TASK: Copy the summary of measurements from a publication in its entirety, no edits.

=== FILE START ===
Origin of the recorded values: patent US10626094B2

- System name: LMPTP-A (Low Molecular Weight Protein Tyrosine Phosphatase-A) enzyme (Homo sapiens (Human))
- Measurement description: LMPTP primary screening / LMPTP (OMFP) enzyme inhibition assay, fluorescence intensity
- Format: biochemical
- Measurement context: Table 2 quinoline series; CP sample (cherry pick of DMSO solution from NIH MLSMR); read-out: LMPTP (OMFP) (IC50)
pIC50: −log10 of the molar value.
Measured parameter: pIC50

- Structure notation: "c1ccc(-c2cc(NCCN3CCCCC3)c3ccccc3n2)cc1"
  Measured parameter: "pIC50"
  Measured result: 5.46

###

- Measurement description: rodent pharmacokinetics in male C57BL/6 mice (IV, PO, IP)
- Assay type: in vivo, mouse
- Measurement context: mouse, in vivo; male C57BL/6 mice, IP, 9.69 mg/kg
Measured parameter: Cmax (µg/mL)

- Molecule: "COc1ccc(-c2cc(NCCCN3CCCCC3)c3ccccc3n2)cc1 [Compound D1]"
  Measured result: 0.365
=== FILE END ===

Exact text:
Origin of the recorded values: patent US10626094B2

- System name: LMPTP-A (Low Molecular Weight Protein Tyrosine Phosphatase-A) enzyme (Homo sapiens (Human))
- Measurement description: LMPTP primary screening / LMPTP (OMFP) enzyme inhibition assay, fluorescence intensity
- Format: biochemical
- Measurement context: Table 2 quinoline series; CP sample (cherry pick of DMSO solution from NIH MLSMR); read-out: LMPTP (OMFP) (IC50)
pIC50: −log10 of the molar value.
Measured parameter: pIC50

- Structure notation: "c1ccc(-c2cc(NCCN3CCCCC3)c3ccccc3n2)cc1"
  Measured parameter: "pIC50"
  Measured result: 5.46

###

- Measurement description: rodent pharmacokinetics in male C57BL/6 mice (IV, PO, IP)
- Assay type: in vivo, mouse
- Measurement context: mouse, in vivo; male C57BL/6 mice, IP, 9.69 mg/kg
Measured parameter: Cmax (µg/mL)

- Molecule: "COc1ccc(-c2cc(NCCCN3CCCCC3)c3ccccc3n2)cc1 [Compound D1]"
  Measured result: 0.365